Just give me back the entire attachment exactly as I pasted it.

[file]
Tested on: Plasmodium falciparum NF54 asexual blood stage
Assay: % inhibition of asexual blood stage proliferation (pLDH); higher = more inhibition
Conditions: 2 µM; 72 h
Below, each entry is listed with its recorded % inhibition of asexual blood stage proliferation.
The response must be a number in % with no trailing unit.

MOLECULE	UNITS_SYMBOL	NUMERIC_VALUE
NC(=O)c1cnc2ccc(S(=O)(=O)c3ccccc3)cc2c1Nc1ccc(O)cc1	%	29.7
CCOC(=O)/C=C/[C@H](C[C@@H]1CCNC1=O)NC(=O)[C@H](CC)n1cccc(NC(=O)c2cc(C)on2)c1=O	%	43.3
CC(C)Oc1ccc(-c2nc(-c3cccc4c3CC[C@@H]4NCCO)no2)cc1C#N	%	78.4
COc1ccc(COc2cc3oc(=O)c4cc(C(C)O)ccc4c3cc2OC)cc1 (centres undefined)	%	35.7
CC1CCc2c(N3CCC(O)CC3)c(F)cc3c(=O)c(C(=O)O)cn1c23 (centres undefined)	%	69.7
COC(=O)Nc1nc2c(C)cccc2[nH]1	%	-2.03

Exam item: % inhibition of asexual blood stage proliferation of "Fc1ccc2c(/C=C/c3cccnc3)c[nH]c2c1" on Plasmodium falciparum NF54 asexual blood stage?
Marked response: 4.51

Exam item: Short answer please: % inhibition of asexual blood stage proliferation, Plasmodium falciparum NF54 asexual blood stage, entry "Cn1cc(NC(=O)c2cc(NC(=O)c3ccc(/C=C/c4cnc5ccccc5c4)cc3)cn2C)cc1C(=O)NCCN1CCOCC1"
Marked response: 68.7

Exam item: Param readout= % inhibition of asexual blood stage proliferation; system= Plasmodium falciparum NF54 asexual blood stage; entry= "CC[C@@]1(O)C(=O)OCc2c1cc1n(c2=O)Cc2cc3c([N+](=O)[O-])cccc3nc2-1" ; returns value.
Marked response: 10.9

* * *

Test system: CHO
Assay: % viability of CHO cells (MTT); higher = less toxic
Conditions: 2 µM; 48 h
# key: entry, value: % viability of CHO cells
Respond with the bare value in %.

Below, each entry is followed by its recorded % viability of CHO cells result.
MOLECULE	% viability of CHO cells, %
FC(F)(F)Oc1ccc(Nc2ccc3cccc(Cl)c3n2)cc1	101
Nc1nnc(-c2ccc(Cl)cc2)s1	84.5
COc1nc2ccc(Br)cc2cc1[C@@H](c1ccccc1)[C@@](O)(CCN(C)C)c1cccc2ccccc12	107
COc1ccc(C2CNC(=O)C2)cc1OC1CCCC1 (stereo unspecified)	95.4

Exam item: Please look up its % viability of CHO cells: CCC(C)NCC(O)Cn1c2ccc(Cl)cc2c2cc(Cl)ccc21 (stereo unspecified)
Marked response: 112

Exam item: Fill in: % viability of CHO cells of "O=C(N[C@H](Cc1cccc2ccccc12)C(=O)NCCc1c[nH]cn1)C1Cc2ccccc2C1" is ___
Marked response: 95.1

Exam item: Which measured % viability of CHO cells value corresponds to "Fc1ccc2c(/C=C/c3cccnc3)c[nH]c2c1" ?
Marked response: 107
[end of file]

Tested on: Plasmodium falciparum NF54 asexual blood stage
Assay: % inhibition of asexual blood stage proliferation (pLDH); higher = more inhibition
Conditions: 2 µM; 72 h
Below, each entry is listed with its recorded % inhibition of asexual blood stage proliferation.
The response must be a number in % with no trailing unit.

MOLECULE	UNITS_SYMBOL	NUMERIC_VALUE
NC(=O)c1cnc2ccc(S(=O)(=O)c3ccccc3)cc2c1Nc1ccc(O)cc1	%	29.7
CCOC(=O)/C=C/[C@H](C[C@@H]1CCNC1=O)NC(=O)[C@H](CC)n1cccc(NC(=O)c2cc(C)on2)c1=O	%	43.3
CC(C)Oc1ccc(-c2nc(-c3cccc4c3CC[C@@H]4NCCO)no2)cc1C#N	%	78.4
COc1ccc(COc2cc3oc(=O)c4cc(C(C)O)ccc4c3cc2OC)cc1 (centres undefined)	%	35.7
CC1CCc2c(N3CCC(O)CC3)c(F)cc3c(=O)c(C(=O)O)cn1c23 (centres undefined)	%	69.7
COC(=O)Nc1nc2c(C)cccc2[nH]1	%	-2.03

Exam item: % inhibition of asexual blood stage proliferation of "Fc1ccc2c(/C=C/c3cccnc3)c[nH]c2c1" on Plasmodium falciparum NF54 asexual blood stage?
Marked response: 4.51

Exam item: Short answer please: % inhibition of asexual blood stage proliferation, Plasmodium falciparum NF54 asexual blood stage, entry "Cn1cc(NC(=O)c2cc(NC(=O)c3ccc(/C=C/c4cnc5ccccc5c4)cc3)cn2C)cc1C(=O)NCCN1CCOCC1"
Marked response: 68.7

Exam item: Param readout= % inhibition of asexual blood stage proliferation; system= Plasmodium falciparum NF54 asexual blood stage; entry= "CC[C@@]1(O)C(=O)OCc2c1cc1n(c2=O)Cc2cc3c([N+](=O)[O-])cccc3nc2-1" ; returns value.
Marked response: 10.9

* * *

Test system: CHO
Assay: % viability of CHO cells (MTT); higher = less toxic
Conditions: 2 µM; 48 h
# key: entry, value: % viability of CHO cells
Respond with the bare value in %.

Below, each entry is followed by its recorded % viability of CHO cells result.
MOLECULE	% viability of CHO cells, %
FC(F)(F)Oc1ccc(Nc2ccc3cccc(Cl)c3n2)cc1	101
Nc1nnc(-c2ccc(Cl)cc2)s1	84.5
COc1nc2ccc(Br)cc2cc1[C@@H](c1ccccc1)[C@@](O)(CCN(C)C)c1cccc2ccccc12	107
COc1ccc(C2CNC(=O)C2)cc1OC1CCCC1 (stereo unspecified)	95.4

Exam item: Please look up its % viability of CHO cells: CCC(C)NCC(O)Cn1c2ccc(Cl)cc2c2cc(Cl)ccc21 (stereo unspecified)
Marked response: 112

Exam item: Fill in: % viability of CHO cells of "O=C(N[C@H](Cc1cccc2ccccc12)C(=O)NCCc1c[nH]cn1)C1Cc2ccccc2C1" is ___
Marked response: 95.1

Exam item: Which measured % viability of CHO cells value corresponds to "Fc1ccc2c(/C=C/c3cccnc3)c[nH]c2c1" ?
Marked response: 107